So in general we may say that gains made by a lessor on a lease entered into after the breach are not to be deducted from his damages unless the breach enabled him to make the gains. [36 N.J. Super. 130-31 (emphasis added).]

In the instant case, defendant's breach clearly enabled plaintiff's gain. Hence, the damages suffered by plaintiff should be reduced by the amount of that gain.

The precise question before us was decided by the District of Columbia Court of Appeals in Truitt v. Evangel Temple, Inc., 486 A.2d 1169 (D.C.Ct.App.1984). In that case, after twelve months of occupancy, the tenant abandoned the premises when its application for a certificate of occupancy was denied. The premises were vacant for eight months. The landlord sued for damages contending that the tenant had breached the lease by failing to pursue the necessary permits diligently or in good faith. The trial court found that the rent received by appellants from a substitute tenant during the balance of the unexpired term exceeded the rent reserved in the original lease and concluded that the landlord had suffered no damages. The landlord, as in this case, contended that its claim was for rent and that the tenant was not entitled to benefit from the excess rent paid by the new tenant. The Court of Appeals affirmed the trial court and its discussion of the issue is particularly pertinent to the question in this case:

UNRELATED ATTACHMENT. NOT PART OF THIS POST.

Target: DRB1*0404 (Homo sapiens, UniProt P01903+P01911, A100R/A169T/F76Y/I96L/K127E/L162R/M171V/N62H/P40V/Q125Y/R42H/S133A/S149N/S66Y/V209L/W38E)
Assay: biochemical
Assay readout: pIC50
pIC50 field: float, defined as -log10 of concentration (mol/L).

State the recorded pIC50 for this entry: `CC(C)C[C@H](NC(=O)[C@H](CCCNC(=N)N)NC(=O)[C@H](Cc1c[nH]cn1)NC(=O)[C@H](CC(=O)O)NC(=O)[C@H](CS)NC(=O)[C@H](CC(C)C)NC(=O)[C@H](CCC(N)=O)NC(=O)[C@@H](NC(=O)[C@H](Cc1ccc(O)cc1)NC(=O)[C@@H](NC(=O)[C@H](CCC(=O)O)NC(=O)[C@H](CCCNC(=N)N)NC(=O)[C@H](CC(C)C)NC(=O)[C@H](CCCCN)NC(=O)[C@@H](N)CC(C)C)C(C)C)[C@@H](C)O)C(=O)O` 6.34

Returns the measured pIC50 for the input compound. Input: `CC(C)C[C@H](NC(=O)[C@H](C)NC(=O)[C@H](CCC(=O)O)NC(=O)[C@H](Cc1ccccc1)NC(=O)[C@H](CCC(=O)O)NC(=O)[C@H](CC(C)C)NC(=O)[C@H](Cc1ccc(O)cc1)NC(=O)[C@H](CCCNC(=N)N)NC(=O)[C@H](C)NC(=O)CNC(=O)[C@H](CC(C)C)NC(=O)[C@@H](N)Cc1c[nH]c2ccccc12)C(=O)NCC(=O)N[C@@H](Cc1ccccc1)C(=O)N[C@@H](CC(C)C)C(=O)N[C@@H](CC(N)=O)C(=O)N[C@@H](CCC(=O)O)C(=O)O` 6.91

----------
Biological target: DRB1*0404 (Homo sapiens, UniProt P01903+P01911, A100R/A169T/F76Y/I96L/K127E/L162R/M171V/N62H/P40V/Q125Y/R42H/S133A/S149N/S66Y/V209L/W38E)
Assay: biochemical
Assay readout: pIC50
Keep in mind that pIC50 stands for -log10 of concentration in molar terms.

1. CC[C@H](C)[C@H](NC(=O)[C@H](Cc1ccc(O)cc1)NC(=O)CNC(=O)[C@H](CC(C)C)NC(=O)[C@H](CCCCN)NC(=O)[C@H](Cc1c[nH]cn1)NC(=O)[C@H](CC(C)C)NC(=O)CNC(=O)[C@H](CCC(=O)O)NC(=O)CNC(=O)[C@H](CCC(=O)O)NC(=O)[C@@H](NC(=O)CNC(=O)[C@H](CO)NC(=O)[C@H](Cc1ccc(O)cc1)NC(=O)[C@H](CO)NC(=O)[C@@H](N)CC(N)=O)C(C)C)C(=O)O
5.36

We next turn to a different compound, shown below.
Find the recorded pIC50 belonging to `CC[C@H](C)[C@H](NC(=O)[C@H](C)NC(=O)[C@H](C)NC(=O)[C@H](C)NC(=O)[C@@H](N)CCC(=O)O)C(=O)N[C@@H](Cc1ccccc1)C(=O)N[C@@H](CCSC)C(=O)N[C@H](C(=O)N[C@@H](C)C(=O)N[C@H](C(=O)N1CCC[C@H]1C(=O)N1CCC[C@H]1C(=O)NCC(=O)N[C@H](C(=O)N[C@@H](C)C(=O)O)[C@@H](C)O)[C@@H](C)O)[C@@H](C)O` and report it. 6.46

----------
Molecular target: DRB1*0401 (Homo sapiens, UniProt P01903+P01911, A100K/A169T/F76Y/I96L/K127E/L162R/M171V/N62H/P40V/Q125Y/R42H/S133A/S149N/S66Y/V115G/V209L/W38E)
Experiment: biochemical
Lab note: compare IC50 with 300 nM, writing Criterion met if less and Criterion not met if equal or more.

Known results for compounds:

[T]he only issue is whether the long established rule in the District of Columbia regarding the options available to a landlord upon a tenant's wrongful abandonment

[100 NJ Page 465]